‘Nothing wrong in exercising physical force to safeguard sovereignty’

Balochistan home minister says underdevelopment claims are ‘absurd’.

Our Correspondent April 20, 2016
Balochistan home minister says underdevelopment claims are ‘absurd’. PHOTO: INP/FILE

KARACHI: There is nothing wrong in exercising physical force against Baloch insurgents as the state keeps the 'right to violence' to safeguard its sovereignty, believes Balochistan home minister Mir Sarfaraz Bugti.

He was talking about the issue of reported human rights violations in the south-western province at Karachi Press Club on Tuesday.

According to Bugti, the excuses of negligence and underdevelopment that insurgents put forward as justification for their armed movement are absurd. "In Sindh, Shikarpur and other cities are less developed than Karachi," he claimed. "Will it be okay if the people living in those cities take up arms and start waging a war to demand development?"

Balochistan, the largest province of the country - 43% of the country's territory, to be exact - and rich with minerals, has been afflicted with violence for long that has repeated itself in intervals. The fresh wave of insurgency dates back to 2005 and continues up till now.

Describing the background of the province, Bugti cited the example of the Khan of Kalat (Mir Ahmed Yar Khan, the 32nd and last ruler of the princely state of Kalat), who wrote in his book, Inside Balochistan, that joining Pakistan was an article of faith for him.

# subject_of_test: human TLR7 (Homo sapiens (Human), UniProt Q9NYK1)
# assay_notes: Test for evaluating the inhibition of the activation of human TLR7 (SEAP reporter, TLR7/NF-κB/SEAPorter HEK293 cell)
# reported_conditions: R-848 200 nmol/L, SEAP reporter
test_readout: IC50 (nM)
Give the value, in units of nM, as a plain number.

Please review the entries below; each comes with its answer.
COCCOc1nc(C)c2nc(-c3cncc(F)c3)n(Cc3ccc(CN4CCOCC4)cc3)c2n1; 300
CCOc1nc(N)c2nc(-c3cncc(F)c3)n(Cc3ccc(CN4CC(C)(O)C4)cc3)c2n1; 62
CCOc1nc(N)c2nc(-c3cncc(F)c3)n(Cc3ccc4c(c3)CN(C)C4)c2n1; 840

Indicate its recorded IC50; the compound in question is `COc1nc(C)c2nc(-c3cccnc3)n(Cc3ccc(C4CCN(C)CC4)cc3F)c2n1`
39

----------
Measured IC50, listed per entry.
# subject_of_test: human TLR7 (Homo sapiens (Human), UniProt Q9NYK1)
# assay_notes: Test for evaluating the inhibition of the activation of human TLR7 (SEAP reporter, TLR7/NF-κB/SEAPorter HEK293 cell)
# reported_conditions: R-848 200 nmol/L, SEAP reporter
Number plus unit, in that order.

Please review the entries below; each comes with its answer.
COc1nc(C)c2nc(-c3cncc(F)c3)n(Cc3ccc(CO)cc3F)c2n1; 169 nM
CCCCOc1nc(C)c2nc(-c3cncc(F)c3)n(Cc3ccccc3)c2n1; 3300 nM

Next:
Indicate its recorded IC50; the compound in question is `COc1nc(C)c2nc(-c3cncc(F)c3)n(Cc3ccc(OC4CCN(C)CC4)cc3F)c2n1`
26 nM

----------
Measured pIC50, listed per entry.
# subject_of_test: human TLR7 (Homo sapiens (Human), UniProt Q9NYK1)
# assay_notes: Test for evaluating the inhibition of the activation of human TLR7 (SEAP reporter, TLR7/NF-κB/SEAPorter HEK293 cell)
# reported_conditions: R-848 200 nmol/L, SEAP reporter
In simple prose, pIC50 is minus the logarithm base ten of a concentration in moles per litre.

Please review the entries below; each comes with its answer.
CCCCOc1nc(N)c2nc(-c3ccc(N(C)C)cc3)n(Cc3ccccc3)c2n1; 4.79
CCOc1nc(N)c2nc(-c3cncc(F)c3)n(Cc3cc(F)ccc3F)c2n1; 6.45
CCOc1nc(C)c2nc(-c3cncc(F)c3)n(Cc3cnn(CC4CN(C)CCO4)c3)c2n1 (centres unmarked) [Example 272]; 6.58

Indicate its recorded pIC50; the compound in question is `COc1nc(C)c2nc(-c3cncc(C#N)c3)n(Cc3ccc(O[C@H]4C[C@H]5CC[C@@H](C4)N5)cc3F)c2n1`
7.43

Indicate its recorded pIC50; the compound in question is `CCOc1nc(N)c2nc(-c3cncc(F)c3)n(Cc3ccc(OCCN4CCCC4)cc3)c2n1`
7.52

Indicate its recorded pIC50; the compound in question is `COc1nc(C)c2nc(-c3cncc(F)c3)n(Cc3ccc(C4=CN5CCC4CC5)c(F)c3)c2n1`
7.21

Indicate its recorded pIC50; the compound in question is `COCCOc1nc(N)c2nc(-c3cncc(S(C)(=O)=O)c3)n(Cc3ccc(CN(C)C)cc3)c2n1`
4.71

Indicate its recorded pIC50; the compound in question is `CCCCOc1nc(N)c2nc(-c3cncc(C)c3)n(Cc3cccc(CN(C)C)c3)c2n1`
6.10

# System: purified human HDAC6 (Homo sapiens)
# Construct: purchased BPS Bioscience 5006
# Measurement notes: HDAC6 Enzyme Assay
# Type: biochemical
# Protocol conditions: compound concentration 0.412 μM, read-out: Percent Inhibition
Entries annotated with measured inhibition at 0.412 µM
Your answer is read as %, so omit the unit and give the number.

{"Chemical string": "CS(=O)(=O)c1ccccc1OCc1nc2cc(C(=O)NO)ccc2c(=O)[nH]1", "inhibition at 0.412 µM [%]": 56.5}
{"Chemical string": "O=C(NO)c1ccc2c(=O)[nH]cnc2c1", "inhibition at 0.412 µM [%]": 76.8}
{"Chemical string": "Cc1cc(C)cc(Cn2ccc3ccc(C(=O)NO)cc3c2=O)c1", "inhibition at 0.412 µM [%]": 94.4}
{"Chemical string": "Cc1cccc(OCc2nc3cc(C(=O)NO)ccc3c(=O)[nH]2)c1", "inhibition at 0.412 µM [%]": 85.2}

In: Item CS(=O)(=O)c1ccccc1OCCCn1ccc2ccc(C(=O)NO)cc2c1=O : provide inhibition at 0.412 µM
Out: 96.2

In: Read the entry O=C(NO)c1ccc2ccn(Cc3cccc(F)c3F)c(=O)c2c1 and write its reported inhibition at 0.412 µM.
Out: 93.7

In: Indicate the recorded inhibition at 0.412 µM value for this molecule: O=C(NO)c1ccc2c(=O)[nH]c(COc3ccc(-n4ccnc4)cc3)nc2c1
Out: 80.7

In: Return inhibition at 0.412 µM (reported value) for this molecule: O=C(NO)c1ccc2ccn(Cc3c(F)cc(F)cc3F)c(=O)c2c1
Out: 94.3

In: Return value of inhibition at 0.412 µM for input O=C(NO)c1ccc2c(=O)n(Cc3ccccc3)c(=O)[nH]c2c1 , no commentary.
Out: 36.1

Bugti asserted that the 'so-called separatist movement' in Balochistan has been backed by Indian spy agency Research and Analysis Wing (RAW), while explaining the problems in countering the insurgency. "Nobody trades dollar with rupee," he said.

While the event was supposed to discuss the security and challenges in the making of the $46 billion, 2,442-kilometre-long China-Pakistan Economic Corridor, the minister shed very little light on the subject.

Criticising a 'segment of society' which advocates holding of talks instead of using force, Bugti called it a dual mindset that on the one hand opposes talks with Taliban and, on the other, supports dialogue with Baloch militants. "A person doing violence in the name of religion is eyed as a terrorist, then how come a person doing the same in the name of a so-called movement is called an angry Baloch," remarked the home minister. "Aren't they [the latter] killers?"

According to Bugti, the insurgent leaders are living luxurious lives in foreign countries at the expense of RAW while the poor Baloch have been brainwashed to fight the security forces. "The children of tribal elders study abroad in prestigious institutions and the children of commoners are still barefoot," he said.

He reiterated that while the government was serious about holding talks with insurgents, it won't tolerate violence at any cost. "The whole saga is about personal interests [of dissident Baloch tribal elders]," he claimed. "No one actually fights for the rights."

Balochistan government spokesperson Anwarul Haq Kakar said that people saw the political arena of the province confined around a trio - Akbar Bugti, Attaullah Mengal and Khair Bakhsh Marri. "There's much more beyond them," he said. There has been a mass exodus in history and so many people have been killed, said Kakar, questioning if it was still right to criticise the state for using power against miscreants.

Published in The Express Tribune, April 21st,  2016.


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